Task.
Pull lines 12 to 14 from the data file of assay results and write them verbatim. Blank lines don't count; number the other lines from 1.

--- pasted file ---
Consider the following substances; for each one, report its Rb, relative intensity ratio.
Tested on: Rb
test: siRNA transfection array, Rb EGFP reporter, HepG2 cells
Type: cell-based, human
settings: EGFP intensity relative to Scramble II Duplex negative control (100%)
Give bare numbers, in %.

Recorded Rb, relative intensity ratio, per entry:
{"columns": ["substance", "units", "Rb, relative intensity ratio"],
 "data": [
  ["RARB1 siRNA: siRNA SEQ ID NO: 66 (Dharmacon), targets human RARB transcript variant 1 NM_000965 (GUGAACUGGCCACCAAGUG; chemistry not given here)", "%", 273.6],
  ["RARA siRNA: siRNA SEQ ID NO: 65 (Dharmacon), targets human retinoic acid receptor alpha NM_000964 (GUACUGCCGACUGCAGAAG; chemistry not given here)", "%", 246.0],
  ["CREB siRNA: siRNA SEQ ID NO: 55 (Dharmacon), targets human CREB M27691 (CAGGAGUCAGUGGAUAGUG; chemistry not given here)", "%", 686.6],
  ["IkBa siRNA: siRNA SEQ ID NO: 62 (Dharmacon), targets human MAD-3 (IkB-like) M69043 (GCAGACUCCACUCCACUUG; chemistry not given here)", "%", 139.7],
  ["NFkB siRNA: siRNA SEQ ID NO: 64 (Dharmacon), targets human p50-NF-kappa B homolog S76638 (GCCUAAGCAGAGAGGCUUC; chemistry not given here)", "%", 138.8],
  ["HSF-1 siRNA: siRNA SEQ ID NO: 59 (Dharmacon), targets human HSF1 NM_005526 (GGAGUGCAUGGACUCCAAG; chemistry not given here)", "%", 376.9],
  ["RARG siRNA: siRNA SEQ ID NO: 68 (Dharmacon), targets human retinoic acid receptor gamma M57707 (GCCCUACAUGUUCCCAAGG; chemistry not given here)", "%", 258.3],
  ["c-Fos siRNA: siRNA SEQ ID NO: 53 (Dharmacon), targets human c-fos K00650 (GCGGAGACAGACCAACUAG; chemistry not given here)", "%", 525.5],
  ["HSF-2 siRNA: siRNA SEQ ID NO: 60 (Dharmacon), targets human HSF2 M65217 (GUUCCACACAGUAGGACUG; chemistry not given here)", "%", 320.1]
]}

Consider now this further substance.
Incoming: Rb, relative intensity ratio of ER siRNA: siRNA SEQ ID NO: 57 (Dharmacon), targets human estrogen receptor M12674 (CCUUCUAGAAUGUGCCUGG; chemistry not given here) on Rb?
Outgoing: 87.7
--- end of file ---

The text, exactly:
  ["CREB siRNA: siRNA SEQ ID NO: 55 (Dharmacon), targets human CREB M27691 (CAGGAGUCAGUGGAUAGUG; chemistry not given here)", "%", 686.6],
  ["IkBa siRNA: siRNA SEQ ID NO: 62 (Dharmacon), targets human MAD-3 (IkB-like) M69043 (GCAGACUCCACUCCACUUG; chemistry not given here)", "%", 139.7],
  ["NFkB siRNA: siRNA SEQ ID NO: 64 (Dharmacon), targets human p50-NF-kappa B homolog S76638 (GCCUAAGCAGAGAGGCUUC; chemistry not given here)", "%", 138.8],